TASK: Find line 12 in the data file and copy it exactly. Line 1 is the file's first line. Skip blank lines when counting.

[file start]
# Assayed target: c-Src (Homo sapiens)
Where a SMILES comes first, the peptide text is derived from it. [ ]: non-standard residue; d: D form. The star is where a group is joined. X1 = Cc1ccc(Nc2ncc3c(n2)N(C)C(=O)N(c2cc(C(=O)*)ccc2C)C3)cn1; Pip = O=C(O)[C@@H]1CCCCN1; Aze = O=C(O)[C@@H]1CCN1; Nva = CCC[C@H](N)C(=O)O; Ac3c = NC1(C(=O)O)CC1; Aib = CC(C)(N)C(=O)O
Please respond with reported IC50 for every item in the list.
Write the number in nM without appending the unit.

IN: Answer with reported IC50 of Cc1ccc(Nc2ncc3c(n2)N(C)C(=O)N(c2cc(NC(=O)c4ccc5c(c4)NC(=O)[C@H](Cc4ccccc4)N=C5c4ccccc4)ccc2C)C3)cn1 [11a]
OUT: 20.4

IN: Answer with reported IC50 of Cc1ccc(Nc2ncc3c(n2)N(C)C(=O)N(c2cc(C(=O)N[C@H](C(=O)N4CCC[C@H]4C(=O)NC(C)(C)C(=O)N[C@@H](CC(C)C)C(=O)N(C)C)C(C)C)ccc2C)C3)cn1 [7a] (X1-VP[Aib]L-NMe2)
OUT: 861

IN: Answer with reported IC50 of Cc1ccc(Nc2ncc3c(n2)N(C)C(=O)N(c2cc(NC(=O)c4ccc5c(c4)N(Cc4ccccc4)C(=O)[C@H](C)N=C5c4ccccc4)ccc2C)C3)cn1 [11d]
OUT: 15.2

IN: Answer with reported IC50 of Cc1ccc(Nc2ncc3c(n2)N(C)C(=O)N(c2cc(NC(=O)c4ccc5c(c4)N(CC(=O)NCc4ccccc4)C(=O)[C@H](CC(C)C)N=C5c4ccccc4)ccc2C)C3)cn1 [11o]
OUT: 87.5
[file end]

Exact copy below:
OUT: 87.5